Pic 1: Walking on a frozen lake

Pic 2: Forest in winter time

Finland is a wonderland in winter but also, it is absolutely beautiful during the summer time. Even though summer is short in Finland and it often rains, the sunny day in summer are worth waiting for. Spending time in summer cottage and grill ” makara” with my close friends near the lake is always my favourite activity in the summer.

Pic 3: Finnish summer dream

Finnish people are quite calm and shy like in this photo 🙂

It is not easy to get close to Finnish friends at first because they do not show emotion but if you just give them time, they will open up and once you are their friend, you will be forever their friend.

Though I have moved on with my life and exposed to many cultures and lands, Finland will still be at special little corner in my youthful heart.

A pianist on exchange

My exchange year in Denmark is reaching its end. I ended up in Aarhus quite randomly – I knew nothing about the city nor the music academy when applying here. However, after being accepted I was really looking forward to a year abroad and ready for a new adventure. I did not know what was waiting for me, but loved the idea of going.

Moving in was easy, I got a lovely apartment very close to the school and Aarhus seemed really nice. My good feeling didn´t really change after the first impression – everything worked great, the school seemed really good, I met nice people and I was very impressed after the first piano lesson with my new teacher. I felt so lucky, how could everything be so well? Well, it could.

My daily life in Aarhus consist of practising, teaching and common classes like ear training, music history etc. Every week there is a piano lesson with my teacher and addition to playing solo, I have studied accompaniment with singers and chamber music with other instrumentalists. Most of my studying time goes for practising and one of the main reasons why I enjoy studying here is the great facilities for practising and having a lot of time for it.

The school also offers the students a lot of opportunities to perform. The piano class  has student concerts about every three or four weeks. In the beginning of the study year we had an annual piano festival OPUS organised by the piano students. This year the theme was L. van Beethoven´s music and I must say that it was great way to start the semester and get into the piano class.

I spend my free time hanging out with my friends from school or doing sports, either at the gym lifting weights or running in a park nearby. I really love to spend time with the piano class. We are different kind of people from around the Europe sharing the same interest. During the year we have had such a good time together, numerous discussions about music and piano, nerdy jokes, dinners at the school´s rooftop, after-concert beers in the local pub, group lessons on Saturday afternoons and a lot more.

Both The Royal Academy of Music in Aarhus and Tamk in Tampere have their own strengths and weaknesses. The studying follows the same principles in both schools so that in the end there are not any really big differences. The courses are quite similar and my schedule looked about the same in both places. It was mainly the studying environment which made the difference for me. There is something I really like about the music academy here in Aarhus – the physical studying environment, practising facilities, the common atmosphere among the student and the teachers. I can say that the Erasmus year has been the best studying year for me so far. I have learnt so much about piano, music, myself and life overall. But without the great education I got in Finland I would not have ended up here in Aarhus.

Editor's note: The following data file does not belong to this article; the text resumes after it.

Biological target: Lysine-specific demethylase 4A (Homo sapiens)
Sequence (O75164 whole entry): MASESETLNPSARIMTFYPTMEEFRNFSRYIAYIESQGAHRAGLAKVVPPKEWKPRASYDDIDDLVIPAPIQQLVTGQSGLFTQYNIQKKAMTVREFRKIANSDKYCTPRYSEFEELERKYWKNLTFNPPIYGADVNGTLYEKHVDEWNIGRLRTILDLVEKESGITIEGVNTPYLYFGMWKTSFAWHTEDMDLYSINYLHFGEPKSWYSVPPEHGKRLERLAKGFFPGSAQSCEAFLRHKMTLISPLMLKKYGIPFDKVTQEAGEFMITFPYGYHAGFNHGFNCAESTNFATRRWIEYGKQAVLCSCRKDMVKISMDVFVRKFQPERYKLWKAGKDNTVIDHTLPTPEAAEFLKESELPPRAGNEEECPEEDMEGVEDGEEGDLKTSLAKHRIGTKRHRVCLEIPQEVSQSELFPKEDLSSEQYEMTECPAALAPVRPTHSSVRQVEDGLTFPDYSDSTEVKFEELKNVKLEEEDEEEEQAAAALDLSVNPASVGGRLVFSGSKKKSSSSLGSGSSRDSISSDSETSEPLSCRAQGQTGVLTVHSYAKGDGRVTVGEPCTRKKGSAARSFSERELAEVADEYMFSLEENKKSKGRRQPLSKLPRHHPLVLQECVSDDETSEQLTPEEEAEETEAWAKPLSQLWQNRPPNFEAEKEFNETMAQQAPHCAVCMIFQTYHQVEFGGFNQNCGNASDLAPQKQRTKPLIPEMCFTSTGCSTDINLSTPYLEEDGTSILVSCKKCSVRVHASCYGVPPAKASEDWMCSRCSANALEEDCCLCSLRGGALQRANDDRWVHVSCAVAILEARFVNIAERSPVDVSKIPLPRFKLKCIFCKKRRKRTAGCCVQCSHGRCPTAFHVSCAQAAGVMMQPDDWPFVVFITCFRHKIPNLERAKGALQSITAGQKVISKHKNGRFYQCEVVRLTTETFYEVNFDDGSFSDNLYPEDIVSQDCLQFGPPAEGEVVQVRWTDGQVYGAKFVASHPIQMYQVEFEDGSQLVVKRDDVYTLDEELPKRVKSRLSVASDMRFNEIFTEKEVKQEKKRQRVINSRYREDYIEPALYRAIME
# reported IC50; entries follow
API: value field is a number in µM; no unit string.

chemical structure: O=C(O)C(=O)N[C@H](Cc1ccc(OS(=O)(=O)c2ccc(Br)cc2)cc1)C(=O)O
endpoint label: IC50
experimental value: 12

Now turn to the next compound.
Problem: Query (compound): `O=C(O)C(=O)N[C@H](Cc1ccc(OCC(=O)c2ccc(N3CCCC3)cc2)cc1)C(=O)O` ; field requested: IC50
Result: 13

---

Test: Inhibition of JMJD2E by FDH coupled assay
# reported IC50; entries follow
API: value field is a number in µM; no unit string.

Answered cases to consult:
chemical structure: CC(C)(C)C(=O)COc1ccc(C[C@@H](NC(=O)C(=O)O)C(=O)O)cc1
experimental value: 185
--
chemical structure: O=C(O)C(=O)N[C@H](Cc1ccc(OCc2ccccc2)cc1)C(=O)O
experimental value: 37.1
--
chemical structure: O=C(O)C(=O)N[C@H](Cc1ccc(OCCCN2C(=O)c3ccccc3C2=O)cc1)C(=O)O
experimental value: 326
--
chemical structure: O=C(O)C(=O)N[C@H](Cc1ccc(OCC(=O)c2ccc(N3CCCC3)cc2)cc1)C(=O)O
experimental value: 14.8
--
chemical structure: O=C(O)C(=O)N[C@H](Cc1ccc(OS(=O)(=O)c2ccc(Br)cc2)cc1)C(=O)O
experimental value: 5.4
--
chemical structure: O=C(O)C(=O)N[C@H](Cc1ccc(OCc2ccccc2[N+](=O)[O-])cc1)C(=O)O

How does Finnish Chinese girl think about Finland?

My name is Cuiting Zhang, as you can decide from my name that I am not original Finnish. I have immigrated from China to Finland when I was 10-year-old. I went to Finnish school and I got Finnish friends, so I became a Finnish! I am so glad for being multicultural person and I can learn from both of Chinese and Finnish cultures. For me, Finland means many things. In this part, I just point out some specific of them.


First, the nature. Looking at the outside we can decide how much Finnish do care about the nature. While I am living in Finland, I have learned to sort the trash and separate metals from the products and I am really proud of the system of Pantti (which means you can have deposit while you returned the used bottles). So, people are very willing to collect the bottles from the street and this very amazed me.


The second one is independence (Okay, I know that belongs to original Finnish that they like to ask the help and want to do all things by themselves). Most of students are moving from home at 18 years old and start to get the first part-time job. So, I did the same. My high school life was very simple: I went to school on the weekday and worked at weekend. It sounds a little bit hard, but believe me, it was so instructive experience.

*I don’t need help to choose the shirt (or maybe I do…)


The third thing is personal space. My original country is a very loud place and there is so many people in everywhere. Finland is a opposite from China. While I am taking the bus, nobody is talking loudly and people even don’t choose to sit beside of another if there is a free space around.


After these many years, I became a Finnish. I appreciate this place and the culture, but I still want to know more about my original country, China, that I choose to go to exchange. I am looking forward to this trip a lot and the experience I will gain from my mother country.

(Pictures belong to Finnish Nightmare -comics by Karoliina Korhonen)